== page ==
'The people's house': A support network for Native American students living on campus

A man and a women smile while standing next to one another in front of a building with the word "YAVAPAI" on the front.

Siblings Robyn and Noah Nelson live together in the O'odham Ki: Living Learning Community housed within the Yavapai dorm. A senior, Robyn first started in O'odham Ki: during her first year. Noah moved into O'odham Ki: at the start of the fall semester.

Logan Burtch-Buus/University Communications

Growing up in a rural community, Shanae Dosela knew she might experience some culture shock when she moved from the Bylas district of the San Carlos Apache Reservation to attend the University of Arizona. What she didn't expect was to find a "home away from home" during her first days on campus.

Dosela developed that sense of belonging when she moved into O'odham Ki: Community, a Living Learning Community for Native American students currently located in the Yavapai dorm.

O'odham Ki: is one of many Living Learning Communities, or LLCs, on the UArizona campus. Each community is located within a specific dorm, providing a designated living space for residents who have shared academic goals or cultural backgrounds. Communities are staffed by resident assistants, who receive specific training to foster a sense of community and who often share a cultural or academic background with current residents – or are themselves former residents.

There are a dozen LLCs across the UArizona campus, including the Building Leaders & Creating Knowledge (B.L.A.C.K.) Community, Marsha's Place (LGBTQ+2S) Community, Outdoor Adventures Community and Cambium: STEM Scholars Community.

Most of the academic-based communities are open only to first-year students, although cultural communities such as O'odham Ki: are open to any student. Members are assigned a living space within the community's dorm.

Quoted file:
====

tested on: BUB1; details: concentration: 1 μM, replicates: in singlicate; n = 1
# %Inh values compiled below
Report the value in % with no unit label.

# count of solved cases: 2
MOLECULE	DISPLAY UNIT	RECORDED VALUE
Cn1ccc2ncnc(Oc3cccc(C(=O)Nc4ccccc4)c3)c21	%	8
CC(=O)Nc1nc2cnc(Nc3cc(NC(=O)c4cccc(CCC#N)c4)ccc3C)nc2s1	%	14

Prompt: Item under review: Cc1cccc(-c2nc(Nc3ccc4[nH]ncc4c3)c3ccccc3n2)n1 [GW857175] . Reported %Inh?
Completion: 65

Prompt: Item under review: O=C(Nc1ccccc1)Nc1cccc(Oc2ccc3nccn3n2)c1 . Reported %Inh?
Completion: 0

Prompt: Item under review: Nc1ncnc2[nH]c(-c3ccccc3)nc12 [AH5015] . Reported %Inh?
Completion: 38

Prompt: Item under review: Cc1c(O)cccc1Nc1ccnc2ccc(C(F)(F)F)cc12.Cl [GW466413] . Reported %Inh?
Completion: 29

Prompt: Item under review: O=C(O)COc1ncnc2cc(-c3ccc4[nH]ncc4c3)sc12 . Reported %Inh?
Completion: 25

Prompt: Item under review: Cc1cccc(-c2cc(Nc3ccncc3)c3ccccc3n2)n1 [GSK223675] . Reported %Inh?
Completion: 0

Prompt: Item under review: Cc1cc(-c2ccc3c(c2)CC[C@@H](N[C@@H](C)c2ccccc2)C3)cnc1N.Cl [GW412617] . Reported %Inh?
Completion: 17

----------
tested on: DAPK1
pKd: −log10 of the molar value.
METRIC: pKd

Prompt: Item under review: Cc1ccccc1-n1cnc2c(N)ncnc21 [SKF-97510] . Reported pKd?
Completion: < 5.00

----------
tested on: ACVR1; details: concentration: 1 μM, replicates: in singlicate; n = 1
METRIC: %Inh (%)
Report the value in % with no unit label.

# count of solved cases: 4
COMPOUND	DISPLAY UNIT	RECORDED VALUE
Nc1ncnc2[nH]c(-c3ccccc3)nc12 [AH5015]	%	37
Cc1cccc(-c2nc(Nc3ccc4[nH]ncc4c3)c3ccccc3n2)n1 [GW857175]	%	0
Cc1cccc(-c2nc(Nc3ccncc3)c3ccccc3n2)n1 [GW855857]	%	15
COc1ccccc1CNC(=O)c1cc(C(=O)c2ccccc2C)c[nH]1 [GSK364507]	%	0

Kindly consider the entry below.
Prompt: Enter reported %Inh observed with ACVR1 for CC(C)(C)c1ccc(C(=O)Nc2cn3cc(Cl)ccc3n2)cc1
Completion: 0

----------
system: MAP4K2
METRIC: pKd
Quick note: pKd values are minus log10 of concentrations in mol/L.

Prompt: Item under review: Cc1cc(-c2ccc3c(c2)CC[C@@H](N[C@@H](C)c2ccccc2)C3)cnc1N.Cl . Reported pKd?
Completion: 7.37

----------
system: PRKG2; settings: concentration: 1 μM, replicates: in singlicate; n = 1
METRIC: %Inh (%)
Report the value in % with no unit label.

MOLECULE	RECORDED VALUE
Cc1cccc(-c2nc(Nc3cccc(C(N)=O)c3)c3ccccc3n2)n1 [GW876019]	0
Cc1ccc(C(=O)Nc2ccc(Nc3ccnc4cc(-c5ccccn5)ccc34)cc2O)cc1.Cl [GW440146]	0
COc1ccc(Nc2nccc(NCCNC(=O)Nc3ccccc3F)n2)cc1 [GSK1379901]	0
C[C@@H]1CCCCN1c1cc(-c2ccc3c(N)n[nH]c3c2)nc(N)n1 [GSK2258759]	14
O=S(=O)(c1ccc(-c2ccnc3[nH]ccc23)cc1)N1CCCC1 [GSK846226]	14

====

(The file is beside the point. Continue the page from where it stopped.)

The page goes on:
"If you grew up on a reservation, there is a huge difference between living there versus a city and being away from your family. Within the Native American community, it is very family oriented, and community based – and when you're away from that community, it's very important to find it again," Dosela said. "O'odham Ki: has significantly impacted my experience, because I did find a sense of community and I felt like there was somewhere I really belonged on campus."

A woman wearing a pink, Native American-style blouse and necklace smiles.

Shanae Dosela

Logan Burtch-Buus / University Communications

Now in the midst of her senior year, Dosela credits the relationships she has made over the last four years for not only her academic success but also her ability to maintain a sense of cultural identity while nearly 150 miles from the rest of her family.

"It has been very cool to meet over the years all the Native American students, staff, faculty and elders – because elders are very important to Native American and Indigenous communities – and that they have all created a sense of support," she added. "That has really helped for me, personally, because tradition is very central to my identity and to a lot of Native American identities. That goes back to our creation stories, where we came from and how we came into being. To have that here is very special."

'The people's house'

Each community partners with an academic or cultural resource center on campus to provide its residents with additional support, cultural resources, access to on-campus events and a greater sense of shared identity. O'odham Ki: was one of the first Living Learning Communities established on the UArizona campus. O'odham Ki, meaning "the people's house" in the Tohono O'odham language, first opened its doors in 1993 in collaboration with Native American Student Affairs – an organization that provides culturally sensitive academic counseling and support services to Native American and Alaskan Native students.

Three decades later, support of the academic, cultural and social needs of students is still at the core of O'odham Ki: – and all of the work performed by Native American Student Affairs, said interim director Julian Juan.